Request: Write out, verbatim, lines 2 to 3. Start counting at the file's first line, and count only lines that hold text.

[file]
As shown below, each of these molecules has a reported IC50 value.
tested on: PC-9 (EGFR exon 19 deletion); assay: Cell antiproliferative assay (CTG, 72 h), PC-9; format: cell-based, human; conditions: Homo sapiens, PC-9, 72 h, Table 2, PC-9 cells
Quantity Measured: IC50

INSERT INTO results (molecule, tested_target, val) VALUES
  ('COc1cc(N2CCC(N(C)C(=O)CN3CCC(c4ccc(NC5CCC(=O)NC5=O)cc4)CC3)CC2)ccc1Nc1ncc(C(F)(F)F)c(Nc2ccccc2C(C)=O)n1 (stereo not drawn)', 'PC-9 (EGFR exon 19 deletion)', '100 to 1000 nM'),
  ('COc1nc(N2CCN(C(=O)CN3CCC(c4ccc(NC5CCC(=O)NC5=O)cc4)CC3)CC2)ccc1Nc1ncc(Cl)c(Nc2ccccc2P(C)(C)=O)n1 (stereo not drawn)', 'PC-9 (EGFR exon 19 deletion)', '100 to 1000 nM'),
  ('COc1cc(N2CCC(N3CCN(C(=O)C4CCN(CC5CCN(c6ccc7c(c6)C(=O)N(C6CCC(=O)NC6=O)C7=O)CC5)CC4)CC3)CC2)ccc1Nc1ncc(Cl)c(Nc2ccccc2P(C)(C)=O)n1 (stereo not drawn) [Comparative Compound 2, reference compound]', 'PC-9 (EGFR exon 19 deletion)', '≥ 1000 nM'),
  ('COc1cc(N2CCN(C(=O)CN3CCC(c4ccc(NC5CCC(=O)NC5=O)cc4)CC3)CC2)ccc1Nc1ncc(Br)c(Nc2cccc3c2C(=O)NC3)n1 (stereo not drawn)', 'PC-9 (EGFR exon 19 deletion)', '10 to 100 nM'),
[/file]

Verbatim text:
tested on: PC-9 (EGFR exon 19 deletion); assay: Cell antiproliferative assay (CTG, 72 h), PC-9; format: cell-based, human; conditions: Homo sapiens, PC-9, 72 h, Table 2, PC-9 cells
Quantity Measured: IC50